“Look no further than what our DEI colleagues are now enduring, as the ‘war on woke’ has targeted anything with a diversity and inclusion label—including their own titles,” notes Oakes.

No matter the origin of the stressors, HR leaders need to prioritise their own wellbeing, he adds, in order to effectively tend to the wellbeing of the workforce. Key to that effort will be delegating responsibility to other leaders and managers.

“Companies should be clear they can’t place responsibility for workforce wellbeing solely on HR’s shoulders,” Oakes says.

Often, HR has to act on behalf of people leaders—but instead, they should be acting in support of leaders, adds Hannah Yardley, Chief People and Culture Officer at employee engagement platform Achievers. While broad, organisational changes will certainly require strategic HR leadership; HR can empower leaders to make changes at the department level that will strengthen employee experience—and hold them accountable for those changes.

“It’s about measuring manager effectiveness,” Yardley says. “How often are they meeting with employees? Do employees feel recognised?”

Placing some of that responsibility squarely on the shoulders of managers, she says, helps create a needed layer of connectivity between employees, managers and HR. That will ultimately drive better relationships between managers and employees and an improved employee experience.

With more expectations of managers, however, HR will need to effectively leverage data.

“Technology and data can enable this layer but also help educate managers on how they can be more effective, with HR helping to empower and enable leaders,” Yardley says.

“Great data, great technology and HR’s support for leaders,” she adds, is the best way to “crush this ongoing problem with HR leaders bearing the burden of changing organisational culture, empowering employees and being the centre of what we think about when it comes to employee experience.”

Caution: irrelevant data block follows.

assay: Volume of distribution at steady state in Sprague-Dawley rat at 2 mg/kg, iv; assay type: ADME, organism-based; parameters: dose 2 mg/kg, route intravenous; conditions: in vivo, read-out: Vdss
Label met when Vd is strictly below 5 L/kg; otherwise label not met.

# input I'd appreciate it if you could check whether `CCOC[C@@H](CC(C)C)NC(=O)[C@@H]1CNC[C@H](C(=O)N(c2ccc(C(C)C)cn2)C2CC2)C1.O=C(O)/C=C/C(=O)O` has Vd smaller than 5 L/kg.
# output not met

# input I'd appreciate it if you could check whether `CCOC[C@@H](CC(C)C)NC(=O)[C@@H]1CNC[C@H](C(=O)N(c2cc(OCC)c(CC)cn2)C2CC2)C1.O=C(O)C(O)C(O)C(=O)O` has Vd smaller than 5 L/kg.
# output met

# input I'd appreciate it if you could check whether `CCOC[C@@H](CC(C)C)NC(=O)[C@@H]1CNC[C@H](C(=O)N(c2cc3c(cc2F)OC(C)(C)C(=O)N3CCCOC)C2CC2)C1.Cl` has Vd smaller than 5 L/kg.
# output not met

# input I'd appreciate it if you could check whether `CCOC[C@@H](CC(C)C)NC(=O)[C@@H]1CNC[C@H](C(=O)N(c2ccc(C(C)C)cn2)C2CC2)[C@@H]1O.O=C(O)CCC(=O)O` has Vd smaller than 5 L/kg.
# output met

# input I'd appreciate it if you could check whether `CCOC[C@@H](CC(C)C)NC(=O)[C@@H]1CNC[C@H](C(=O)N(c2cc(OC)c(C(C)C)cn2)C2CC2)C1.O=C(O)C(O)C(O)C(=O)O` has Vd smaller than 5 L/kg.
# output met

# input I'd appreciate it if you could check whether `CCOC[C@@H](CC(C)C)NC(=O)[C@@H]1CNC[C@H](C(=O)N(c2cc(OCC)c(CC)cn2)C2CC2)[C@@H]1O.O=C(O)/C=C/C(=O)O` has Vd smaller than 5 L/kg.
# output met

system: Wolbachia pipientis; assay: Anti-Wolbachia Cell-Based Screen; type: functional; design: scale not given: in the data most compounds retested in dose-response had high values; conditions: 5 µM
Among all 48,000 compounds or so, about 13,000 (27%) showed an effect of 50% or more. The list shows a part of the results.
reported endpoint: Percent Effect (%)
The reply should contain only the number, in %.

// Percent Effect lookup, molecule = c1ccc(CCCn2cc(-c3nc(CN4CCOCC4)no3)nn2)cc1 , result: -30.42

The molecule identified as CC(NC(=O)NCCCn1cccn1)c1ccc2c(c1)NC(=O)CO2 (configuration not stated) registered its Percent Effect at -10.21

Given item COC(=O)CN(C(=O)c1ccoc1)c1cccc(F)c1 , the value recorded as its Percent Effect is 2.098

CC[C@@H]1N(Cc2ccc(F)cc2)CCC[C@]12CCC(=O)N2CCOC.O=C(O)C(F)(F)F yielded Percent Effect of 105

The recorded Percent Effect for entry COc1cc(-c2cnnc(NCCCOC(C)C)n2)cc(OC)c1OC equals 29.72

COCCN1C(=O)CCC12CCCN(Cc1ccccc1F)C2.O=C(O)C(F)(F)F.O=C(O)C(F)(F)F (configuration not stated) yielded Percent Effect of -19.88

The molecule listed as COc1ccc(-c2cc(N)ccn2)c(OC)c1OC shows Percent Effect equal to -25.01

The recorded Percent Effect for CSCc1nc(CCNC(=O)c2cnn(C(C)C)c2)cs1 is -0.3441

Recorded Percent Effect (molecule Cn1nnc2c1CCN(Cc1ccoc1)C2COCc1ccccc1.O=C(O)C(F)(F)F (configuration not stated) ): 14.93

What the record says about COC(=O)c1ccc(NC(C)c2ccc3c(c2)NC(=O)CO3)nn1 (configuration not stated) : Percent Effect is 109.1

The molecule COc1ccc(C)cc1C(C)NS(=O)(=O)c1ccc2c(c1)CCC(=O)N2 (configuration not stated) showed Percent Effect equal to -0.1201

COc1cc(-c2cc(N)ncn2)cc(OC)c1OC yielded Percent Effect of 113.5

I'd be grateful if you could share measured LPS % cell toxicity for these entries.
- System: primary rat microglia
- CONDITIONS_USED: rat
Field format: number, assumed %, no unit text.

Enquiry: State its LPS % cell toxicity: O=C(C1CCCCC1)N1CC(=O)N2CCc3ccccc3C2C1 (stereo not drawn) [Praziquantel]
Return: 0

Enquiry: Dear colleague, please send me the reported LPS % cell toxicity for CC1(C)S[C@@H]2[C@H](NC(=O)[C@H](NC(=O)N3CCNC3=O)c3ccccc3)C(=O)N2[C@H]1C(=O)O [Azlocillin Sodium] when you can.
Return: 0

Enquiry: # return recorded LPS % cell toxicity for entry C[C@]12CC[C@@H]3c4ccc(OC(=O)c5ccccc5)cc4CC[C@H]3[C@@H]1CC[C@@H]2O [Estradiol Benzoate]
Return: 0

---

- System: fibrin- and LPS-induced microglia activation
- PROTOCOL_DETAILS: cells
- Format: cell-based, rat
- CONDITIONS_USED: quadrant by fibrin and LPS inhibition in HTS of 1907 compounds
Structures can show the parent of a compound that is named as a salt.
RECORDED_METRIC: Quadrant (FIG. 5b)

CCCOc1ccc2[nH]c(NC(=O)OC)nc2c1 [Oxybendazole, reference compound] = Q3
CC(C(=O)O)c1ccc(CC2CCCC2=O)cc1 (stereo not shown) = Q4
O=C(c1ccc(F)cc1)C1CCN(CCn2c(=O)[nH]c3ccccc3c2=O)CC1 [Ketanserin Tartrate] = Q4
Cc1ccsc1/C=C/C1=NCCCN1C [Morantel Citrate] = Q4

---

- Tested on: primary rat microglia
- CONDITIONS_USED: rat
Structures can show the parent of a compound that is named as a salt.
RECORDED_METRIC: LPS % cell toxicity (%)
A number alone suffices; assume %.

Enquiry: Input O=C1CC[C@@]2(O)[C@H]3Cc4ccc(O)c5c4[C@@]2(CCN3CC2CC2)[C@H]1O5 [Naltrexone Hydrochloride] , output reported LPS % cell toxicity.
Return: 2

HR leaders also need to invest in work outside the office to protect their mental health, says Karan Singh, Chief Operating Officer and Chief People Officer at mindfulness and meditation platform Headspace.

“At the end of the day, one of the things I’ve heard more frequently from other people leaders is how unsustainable the role can be,” Singh recently told HRE. “You’re playing a really critical role for people and are a resource, and you can become an emotional sponge from the rest of the organisation. Holding that in can be taxing. So, investing in your mental health is critically important.”

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Among the strategies Singh deploys are drawing a “bright line” between work and his home life, meditating and practicing good sleep habits. He also meets monthly with a group of other entrepreneurs, who bounce ideas off one another about everything from family to work.

By tapping into “the power of peers,” agrees Oakes, HR leaders can garner critical support from professionals who are likely facing similar challenges.

“I’ve heard this so many times from members of our various peer groups that just talking about these issues is cathartic,” he says. “Many of the HR-related issues organisations face are similar despite the industry, geography or employee size, which is why leveraging the support and creative ideas of peers can be incredibly effective during times of stress.”

About the author: Jen Colletta is Managing Editor at Human Resource Executive, where this article was first published.